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Long-Term Updates - December 2010

Posted in How To on December 1, 2010
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Photographers: Off - Road Staff

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PSC Hydraulic Assist
Before we put the PSC hydraulic assist on our fullsize Cherokee with 47-inch tires, we could only turn the tires when the truck was actually moving. It was a night-and-day difference once we added the PSC kit. We could turn the 21-inch-wide, 47-inch-tall tires even at a standstill. But even with the PSC kit, the giant tires are still tough to turn and if we got into a rocky section with a tire wedged up against a wall, we'd probably be stuck. With this size tire, only full hydraulic would be enough to get really hardcore.

Falken WildPeak A/Ts
These tires have been on a daily driver of ours for a number of months now. Though we haven't put more than 5,000 miles on them yet, we've had a chance to feel how they worked. The middle center tread rib seems to really hold the tread steady, even when sidehilling. Obviously this is an all-terrain tread design, but it still hooks up fairly well in loose dirt. The tread depth is not as deep as some other all-terrains, but we haven't seemed to knock too much tread off these tires yet, and they wear well. Our biggest complaint is that these tires weigh more than some other all-terrains. But they are fairly quiet on the highways.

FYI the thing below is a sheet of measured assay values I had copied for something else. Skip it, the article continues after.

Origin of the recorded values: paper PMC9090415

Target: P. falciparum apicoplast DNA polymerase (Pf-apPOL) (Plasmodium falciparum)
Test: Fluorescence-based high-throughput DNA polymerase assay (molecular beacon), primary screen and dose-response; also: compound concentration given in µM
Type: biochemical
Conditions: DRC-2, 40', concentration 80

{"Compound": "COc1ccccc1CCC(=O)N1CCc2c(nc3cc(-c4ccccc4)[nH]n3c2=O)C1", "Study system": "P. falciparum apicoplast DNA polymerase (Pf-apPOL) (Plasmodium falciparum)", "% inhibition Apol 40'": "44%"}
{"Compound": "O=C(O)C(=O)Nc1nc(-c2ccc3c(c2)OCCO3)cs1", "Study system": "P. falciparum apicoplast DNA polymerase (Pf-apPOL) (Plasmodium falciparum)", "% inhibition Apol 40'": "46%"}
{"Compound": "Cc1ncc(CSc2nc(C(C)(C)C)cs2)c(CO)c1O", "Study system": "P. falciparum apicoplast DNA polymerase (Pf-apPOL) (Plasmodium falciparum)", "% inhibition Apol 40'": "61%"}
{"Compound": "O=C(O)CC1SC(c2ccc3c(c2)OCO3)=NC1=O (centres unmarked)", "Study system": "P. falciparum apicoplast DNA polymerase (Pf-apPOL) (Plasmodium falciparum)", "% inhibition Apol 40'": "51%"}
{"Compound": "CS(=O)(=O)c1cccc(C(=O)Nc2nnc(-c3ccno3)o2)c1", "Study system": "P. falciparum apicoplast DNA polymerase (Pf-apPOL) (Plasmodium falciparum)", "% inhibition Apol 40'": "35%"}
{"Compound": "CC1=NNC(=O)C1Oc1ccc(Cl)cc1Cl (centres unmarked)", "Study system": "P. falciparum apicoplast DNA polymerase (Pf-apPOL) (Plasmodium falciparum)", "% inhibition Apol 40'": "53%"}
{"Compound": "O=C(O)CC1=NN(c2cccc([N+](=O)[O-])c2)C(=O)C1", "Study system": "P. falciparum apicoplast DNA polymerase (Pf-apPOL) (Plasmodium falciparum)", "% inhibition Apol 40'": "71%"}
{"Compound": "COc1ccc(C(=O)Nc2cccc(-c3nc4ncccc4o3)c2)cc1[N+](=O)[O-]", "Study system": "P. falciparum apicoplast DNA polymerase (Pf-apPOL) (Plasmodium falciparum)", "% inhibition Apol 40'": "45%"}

Heavy-Duty NP231 Build
At the beginning of the year, we put together a hardcore build onto a NP231 transfer case. We added an HD chain, a six-pinion planetary set, and a fixed-yoke kit to the rear tailhousing. The owner proceeded to drive the Cherokee on front-wheel drive for the next couple months, using it as a daily driver in Southern California without buying the rear driveshaft that met up to the fixed-yoke kit. Somehow, this ended up literally smoking all the fluid out of the transfer case-there was absolutely no fluid in the case when we opened it up, yet there were zero drips and zero puddles under the vehicle where it parks. Even with zero fluid, we still managed to burn up only the HD chain kit, with the bearings and the six-pinion planetary still surviving.

Aftermarket HID Headlight Kit
A while back one of our freelancer writers tried out a pair of HID conversion headlights. He went with a typical company he found through the Internet, and immediately ran into a problem of two wires being reversed in the harness that triggers the lights to turn on (getting signal from the stock headlight harness). That was no big deal, and simple to switch, but since then we've had a couple other problems. One problem is that sometimes one light doesn't turn on, and we have to flick the headlight switch a couple times to get it to work. On top of that, the high-beam function has stopped working. Furthermore, the high-beam option isn't really a brighter beam, but just physically angled up a little more when the high-beam switch is activated. What did we learn? Well, pay more and buy the highest quality, and only look into a headlight conversion kit that offers an actual high beam with a brighter light.

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